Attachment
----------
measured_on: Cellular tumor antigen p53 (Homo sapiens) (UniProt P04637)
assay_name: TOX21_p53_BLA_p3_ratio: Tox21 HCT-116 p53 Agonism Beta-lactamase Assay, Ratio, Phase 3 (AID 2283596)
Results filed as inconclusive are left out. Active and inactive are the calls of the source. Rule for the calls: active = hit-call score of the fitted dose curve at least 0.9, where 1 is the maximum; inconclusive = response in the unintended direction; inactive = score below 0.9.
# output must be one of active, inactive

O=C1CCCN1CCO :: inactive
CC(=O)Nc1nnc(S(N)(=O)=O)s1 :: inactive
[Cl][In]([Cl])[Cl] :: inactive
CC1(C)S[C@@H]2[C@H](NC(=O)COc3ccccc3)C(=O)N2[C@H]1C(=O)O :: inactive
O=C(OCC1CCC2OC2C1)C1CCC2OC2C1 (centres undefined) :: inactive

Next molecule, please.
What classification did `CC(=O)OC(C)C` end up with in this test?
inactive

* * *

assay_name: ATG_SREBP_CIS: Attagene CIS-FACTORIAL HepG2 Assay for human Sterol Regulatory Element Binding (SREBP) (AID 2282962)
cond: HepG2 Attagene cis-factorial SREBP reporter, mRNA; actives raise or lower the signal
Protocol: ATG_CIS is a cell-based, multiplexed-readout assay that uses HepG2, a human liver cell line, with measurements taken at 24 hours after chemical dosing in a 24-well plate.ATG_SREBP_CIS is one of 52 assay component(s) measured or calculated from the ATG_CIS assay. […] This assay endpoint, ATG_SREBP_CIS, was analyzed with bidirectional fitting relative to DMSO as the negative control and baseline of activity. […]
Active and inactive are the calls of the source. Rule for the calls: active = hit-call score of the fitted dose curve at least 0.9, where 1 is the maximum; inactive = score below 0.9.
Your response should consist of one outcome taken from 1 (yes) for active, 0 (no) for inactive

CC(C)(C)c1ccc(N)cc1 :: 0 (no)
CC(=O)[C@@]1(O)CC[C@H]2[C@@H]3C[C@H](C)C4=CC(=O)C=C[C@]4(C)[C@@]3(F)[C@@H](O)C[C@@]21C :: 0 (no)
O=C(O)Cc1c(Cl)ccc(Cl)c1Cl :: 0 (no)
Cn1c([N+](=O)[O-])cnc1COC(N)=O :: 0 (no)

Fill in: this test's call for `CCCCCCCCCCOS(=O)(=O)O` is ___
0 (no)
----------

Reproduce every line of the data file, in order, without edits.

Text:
measured_on: Cellular tumor antigen p53 (Homo sapiens) (UniProt P04637)
assay_name: TOX21_p53_BLA_p3_ratio: Tox21 HCT-116 p53 Agonism Beta-lactamase Assay, Ratio, Phase 3 (AID 2283596)
Results filed as inconclusive are left out. Active and inactive are the calls of the source. Rule for the calls: active = hit-call score of the fitted dose curve at least 0.9, where 1 is the maximum; inconclusive = response in the unintended direction; inactive = score below 0.9.
# output must be one of active, inactive

O=C1CCCN1CCO :: inactive
CC(=O)Nc1nnc(S(N)(=O)=O)s1 :: inactive
[Cl][In]([Cl])[Cl] :: inactive
CC1(C)S[C@@H]2[C@H](NC(=O)COc3ccccc3)C(=O)N2[C@H]1C(=O)O :: inactive
O=C(OCC1CCC2OC2C1)C1CCC2OC2C1 (centres undefined) :: inactive

Next molecule, please.
What classification did `CC(=O)OC(C)C` end up with in this test?
inactive

* * *

assay_name: ATG_SREBP_CIS: Attagene CIS-FACTORIAL HepG2 Assay for human Sterol Regulatory Element Binding (SREBP) (AID 2282962)
cond: HepG2 Attagene cis-factorial SREBP reporter, mRNA; actives raise or lower the signal
Protocol: ATG_CIS is a cell-based, multiplexed-readout assay that uses HepG2, a human liver cell line, with measurements taken at 24 hours after chemical dosing in a 24-well plate.ATG_SREBP_CIS is one of 52 assay component(s) measured or calculated from the ATG_CIS assay. […] This assay endpoint, ATG_SREBP_CIS, was analyzed with bidirectional fitting relative to DMSO as the negative control and baseline of activity. […]
Active and inactive are the calls of the source. Rule for the calls: active = hit-call score of the fitted dose curve at least 0.9, where 1 is the maximum; inactive = score below 0.9.
Your response should consist of one outcome taken from 1 (yes) for active, 0 (no) for inactive

CC(C)(C)c1ccc(N)cc1 :: 0 (no)
CC(=O)[C@@]1(O)CC[C@H]2[C@@H]3C[C@H](C)C4=CC(=O)C=C[C@]4(C)[C@@]3(F)[C@@H](O)C[C@@]21C :: 0 (no)
O=C(O)Cc1c(Cl)ccc(Cl)c1Cl :: 0 (no)
Cn1c([N+](=O)[O-])cnc1COC(N)=O :: 0 (no)

Fill in: this test's call for `CCCCCCCCCCOS(=O)(=O)O` is ___
0 (no)